Almost every position is part of some kind of work chain. What each person does affects the next person is able to do. When we work efficiently, it allows the next person to do the same. If we work slowly, the opposite happens.

2. Produce higher quality work

When we use time wisely and develop systems for handling our regular tasks, it reduces error. It also helps us provide a more consistent quality of work. Nothing is more frustrating for a customer to have a great experience with a business and start telling all their friends, only to have a negative experience later due to inconsistent service or products.

3. Procrastinate less

I think this is related to the previous point. When we procrastinate less, we have time to finish the task without the stressful pressure of a looming deadline. Rushed work leads to mistakes. When we are able to work without that pressure, it allows us to think more clearly and have time to double check our work.

4. Better quality of life

Most of us want to love our jobs. We may not actually like them, but in a best case scenario, we look forward to going to work and doing what we are paid to do. When we are putting our best work forward, making our company look good, and meeting deadlines, this generally translates into a better quality of life.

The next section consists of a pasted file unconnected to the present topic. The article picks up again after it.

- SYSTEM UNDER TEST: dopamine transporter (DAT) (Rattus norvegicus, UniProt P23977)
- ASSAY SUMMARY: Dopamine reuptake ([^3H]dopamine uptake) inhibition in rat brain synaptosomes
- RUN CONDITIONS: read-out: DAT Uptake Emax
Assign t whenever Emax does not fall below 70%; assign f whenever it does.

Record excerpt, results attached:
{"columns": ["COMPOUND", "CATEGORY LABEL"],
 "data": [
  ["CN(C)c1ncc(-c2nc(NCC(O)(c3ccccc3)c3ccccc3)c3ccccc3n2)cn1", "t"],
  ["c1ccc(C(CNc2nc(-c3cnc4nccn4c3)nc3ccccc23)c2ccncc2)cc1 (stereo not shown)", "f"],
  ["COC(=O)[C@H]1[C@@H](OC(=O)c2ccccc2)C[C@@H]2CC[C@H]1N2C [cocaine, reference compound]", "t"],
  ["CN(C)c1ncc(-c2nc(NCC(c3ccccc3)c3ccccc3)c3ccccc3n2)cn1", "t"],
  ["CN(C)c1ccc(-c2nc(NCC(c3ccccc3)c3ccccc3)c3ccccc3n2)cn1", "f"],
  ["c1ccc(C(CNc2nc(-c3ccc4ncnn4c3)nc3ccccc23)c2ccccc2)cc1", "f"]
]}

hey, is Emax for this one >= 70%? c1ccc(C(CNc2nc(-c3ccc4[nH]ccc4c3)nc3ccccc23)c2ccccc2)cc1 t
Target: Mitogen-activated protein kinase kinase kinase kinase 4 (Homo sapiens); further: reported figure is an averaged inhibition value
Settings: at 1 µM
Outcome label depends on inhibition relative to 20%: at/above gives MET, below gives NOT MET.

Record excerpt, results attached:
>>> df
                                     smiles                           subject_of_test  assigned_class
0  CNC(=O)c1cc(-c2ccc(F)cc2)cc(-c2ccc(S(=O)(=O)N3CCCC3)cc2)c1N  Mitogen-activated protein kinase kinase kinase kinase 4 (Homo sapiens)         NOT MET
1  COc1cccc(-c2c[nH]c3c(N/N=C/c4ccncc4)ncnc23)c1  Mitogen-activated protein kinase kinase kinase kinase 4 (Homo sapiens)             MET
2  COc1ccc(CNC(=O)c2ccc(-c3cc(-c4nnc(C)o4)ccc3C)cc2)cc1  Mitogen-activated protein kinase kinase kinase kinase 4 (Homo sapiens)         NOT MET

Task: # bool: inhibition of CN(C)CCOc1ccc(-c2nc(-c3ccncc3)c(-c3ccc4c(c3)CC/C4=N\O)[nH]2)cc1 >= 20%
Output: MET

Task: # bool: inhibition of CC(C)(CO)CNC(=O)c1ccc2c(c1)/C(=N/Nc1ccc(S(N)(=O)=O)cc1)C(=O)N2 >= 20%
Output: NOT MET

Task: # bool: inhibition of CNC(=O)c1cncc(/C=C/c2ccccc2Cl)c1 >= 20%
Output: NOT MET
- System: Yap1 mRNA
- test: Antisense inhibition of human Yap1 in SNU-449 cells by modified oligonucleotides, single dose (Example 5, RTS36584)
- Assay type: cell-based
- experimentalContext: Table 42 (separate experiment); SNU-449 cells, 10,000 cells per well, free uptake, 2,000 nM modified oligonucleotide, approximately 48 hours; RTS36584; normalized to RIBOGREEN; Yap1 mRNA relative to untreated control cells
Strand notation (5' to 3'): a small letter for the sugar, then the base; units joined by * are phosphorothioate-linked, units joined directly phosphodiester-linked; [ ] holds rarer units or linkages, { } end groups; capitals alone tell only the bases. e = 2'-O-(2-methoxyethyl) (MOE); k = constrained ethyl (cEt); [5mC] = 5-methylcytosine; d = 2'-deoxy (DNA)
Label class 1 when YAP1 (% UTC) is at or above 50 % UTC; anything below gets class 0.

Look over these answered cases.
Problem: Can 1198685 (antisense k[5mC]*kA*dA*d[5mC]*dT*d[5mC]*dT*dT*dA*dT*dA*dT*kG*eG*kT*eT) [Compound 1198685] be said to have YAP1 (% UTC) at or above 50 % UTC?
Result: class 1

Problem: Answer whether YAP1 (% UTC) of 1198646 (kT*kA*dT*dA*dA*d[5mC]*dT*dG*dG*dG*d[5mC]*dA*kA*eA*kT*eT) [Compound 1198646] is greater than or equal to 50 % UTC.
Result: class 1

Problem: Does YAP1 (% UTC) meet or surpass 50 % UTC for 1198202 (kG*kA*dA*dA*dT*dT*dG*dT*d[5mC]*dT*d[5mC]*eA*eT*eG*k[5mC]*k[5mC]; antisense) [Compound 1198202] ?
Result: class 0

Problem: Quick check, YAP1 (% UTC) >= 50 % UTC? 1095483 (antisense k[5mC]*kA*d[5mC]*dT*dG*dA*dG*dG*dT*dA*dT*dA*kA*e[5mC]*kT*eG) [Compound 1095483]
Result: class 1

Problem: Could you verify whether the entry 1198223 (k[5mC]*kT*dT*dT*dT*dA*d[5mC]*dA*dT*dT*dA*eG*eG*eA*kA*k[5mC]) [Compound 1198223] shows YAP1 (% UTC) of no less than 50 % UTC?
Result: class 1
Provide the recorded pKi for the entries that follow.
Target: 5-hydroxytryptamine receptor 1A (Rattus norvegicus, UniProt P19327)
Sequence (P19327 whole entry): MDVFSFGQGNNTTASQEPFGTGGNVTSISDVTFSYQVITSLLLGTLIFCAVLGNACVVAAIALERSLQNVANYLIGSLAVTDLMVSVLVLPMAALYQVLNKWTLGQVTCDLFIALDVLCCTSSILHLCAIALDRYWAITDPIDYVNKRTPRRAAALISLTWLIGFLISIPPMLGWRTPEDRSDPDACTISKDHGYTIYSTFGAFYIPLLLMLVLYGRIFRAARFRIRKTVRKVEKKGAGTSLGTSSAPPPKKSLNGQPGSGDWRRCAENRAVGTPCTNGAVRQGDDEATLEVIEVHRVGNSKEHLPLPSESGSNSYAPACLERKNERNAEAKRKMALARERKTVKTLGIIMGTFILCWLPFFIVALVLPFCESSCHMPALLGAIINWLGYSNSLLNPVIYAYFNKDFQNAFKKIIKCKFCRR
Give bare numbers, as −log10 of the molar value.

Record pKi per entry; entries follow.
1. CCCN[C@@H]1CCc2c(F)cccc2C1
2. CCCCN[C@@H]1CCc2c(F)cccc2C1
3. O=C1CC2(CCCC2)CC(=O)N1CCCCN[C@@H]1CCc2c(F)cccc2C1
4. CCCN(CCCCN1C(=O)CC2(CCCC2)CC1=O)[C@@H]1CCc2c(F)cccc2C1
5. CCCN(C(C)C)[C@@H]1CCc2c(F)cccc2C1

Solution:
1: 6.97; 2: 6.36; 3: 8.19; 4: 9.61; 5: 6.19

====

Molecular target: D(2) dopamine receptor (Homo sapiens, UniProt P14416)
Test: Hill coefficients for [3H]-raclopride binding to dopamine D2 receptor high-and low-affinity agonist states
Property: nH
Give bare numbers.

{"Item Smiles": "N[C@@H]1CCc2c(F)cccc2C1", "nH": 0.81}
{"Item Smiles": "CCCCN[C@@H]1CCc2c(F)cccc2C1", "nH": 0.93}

5. Increased opportunities for career growth

When we do our work well, and manage the valuable resource of time, people will notice. This is an uncommon skill in a world that does not appreciate time. I was in a local store recently and the man stocking the shelf wanted to put his cart right where I was shopping. I apologized for being in the way and preventing him from doing his job. He said, “Don’t worry about it. They pay me for my time not for how much work I do.” While I appreciated his patience with me, his comment once again reminded me that businesses and employees often look at time differently. But when an employee develops an “owner” mindset and realizes that the way they use their time is valuable to a business, it will lead to career growth and opportunity.


All of us want to use our time well. We want to feel good about our day. And we want to meet goals. All of us want these things. But not all of us know how to get there. One person dives right in and checks those boxes and another feels overwhelmed and doesn’t know where to start. The difference between these two people is that one has a system and the other does not. One has a default method for approaching their list and the other one doesn’t know that system’s exist. I’ve been in both categories. There is no “right” system but it is important to have one. When you do, time management becomes something of a habit that you do easily without overthinking every step.